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Thursday, February 11, 2016, Magh 29, 1422 BS, Rabius Sani 30, 1437 Hijri


Satellite tag on Indian Skimmer launched to track route
Our Correspondent
Published :Thursday, 11 February, 2016,  Time : 7:20 PM  View Count : 41
Bhola :  A team of ornithologists has began satellite tagging on Indian Skimmer birds for the first time in the world to track their migratory route.

The team, lead by wildlife biologist Samiul Mohsanin, visited Char kukri mukri, Char Shahjalal, Domar Char and Nijhum Dweep, a southern tip of Bhola and Noakhali in the Bay of Bengal from February 1 to 10 and  fitted two birds with transmitters. Each transmitter weighing five gms and cost Tk 6 lakh.

The research, run by sub-project titled "Globally threatened water bird conservation in the coastal areas of Bangladesh" being funded under Bangladesh Forest Department's Strengthening Regional Co-operation for Wildlife Protection (SRCWP) Project. Nature Conservation Management (NACOM)  is implementing it.

Samiul Mohsanin said that their intention was to monitor the Indian Skimmer, an endangered species of water birds that flocks during winters in the coast of Bangladesh and during summer in the Indian Sub-continent.

"Two of the five Skimmers, the team managed to catch, were fitted with satellite transmitter which will enable us to find these birds' migration route," he added.

"With this technology now we can track the bird’s location on a daily basis if the transmitter works. Hopefully, it would works for next two years. These data will be extremely crucial to save the species," said Mohsanin.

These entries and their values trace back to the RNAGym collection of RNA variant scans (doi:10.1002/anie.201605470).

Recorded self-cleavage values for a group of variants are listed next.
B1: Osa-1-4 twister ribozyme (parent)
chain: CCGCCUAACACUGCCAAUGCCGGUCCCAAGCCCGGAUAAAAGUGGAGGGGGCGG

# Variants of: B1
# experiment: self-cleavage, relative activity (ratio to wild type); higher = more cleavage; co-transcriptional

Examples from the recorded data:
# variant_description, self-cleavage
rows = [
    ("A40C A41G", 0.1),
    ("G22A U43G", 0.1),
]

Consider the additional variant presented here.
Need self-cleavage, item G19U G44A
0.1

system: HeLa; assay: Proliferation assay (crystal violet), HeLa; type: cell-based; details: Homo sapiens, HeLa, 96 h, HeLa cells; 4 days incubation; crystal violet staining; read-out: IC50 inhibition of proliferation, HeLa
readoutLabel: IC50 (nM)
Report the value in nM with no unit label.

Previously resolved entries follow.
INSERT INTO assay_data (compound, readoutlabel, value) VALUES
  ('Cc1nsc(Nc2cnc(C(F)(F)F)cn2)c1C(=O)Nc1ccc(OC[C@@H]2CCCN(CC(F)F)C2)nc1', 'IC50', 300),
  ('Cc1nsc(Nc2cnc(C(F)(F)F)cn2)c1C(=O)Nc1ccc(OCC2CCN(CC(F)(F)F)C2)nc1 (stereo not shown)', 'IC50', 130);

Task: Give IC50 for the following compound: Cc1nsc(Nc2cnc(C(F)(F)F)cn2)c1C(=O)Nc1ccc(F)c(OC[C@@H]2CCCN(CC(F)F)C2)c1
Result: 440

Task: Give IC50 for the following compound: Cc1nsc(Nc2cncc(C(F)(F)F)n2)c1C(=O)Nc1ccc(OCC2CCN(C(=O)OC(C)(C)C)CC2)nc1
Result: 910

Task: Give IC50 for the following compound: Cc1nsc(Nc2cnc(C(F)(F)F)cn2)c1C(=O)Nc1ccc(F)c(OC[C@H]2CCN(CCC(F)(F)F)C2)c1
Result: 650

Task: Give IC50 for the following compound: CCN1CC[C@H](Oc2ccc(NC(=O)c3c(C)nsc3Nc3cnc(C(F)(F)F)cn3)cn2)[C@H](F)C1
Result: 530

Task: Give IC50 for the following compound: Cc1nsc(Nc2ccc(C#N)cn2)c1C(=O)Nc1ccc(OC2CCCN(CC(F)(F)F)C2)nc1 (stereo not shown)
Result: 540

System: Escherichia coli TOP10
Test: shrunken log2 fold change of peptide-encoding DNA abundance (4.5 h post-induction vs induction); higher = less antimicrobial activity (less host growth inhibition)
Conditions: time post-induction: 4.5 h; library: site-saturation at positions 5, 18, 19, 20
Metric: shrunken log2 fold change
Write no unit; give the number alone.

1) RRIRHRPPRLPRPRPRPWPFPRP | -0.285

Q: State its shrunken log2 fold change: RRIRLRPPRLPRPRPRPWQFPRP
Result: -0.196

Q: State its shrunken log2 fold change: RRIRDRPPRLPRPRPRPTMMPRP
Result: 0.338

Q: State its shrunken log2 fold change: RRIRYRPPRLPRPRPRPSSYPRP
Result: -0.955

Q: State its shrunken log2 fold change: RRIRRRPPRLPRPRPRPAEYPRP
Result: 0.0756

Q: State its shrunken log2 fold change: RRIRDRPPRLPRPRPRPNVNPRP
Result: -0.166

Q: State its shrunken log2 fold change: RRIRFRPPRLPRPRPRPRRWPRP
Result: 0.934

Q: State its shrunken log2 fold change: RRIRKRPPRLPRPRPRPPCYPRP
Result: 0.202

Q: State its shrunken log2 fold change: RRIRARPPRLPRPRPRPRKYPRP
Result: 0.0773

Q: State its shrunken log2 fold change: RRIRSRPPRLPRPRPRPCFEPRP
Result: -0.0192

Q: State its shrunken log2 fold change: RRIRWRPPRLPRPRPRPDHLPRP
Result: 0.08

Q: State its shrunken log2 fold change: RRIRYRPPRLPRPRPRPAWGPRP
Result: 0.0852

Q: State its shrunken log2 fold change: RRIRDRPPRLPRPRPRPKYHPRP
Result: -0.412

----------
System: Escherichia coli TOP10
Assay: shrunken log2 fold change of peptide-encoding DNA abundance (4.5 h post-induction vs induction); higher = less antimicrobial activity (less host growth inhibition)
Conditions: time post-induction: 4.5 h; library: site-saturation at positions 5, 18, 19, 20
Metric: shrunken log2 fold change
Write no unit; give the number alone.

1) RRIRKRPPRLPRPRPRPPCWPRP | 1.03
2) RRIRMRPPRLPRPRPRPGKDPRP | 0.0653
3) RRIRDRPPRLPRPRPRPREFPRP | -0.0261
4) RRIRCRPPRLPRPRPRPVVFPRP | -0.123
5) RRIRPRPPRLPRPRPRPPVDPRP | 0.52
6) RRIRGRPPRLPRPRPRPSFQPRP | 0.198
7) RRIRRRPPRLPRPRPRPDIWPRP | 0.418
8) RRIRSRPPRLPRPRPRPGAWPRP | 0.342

He informed that the number of the endangered species of bird is less than 5,000 where as nearly 1,200 visit Bangladesh during winter.

Once this species was widely found throughout the riverine habitats of Bangladesh but now confined in Char Shahjalal, Kukri Mukri,  Nijhum Dweep and Domar Char areas only.

William Jones, another expert of the team, said, they have been studying this species over two years and this year they were successful to catch and fit them with satellite.

"This bird is one of the least studied species in the world and our research will contribute a lot to its unknown migration. This research work will be able to contribute more in Asian Ornithology," he added.

The other team members include Stephen Samworth and  Ton Eggenhuizen.

AM/LY







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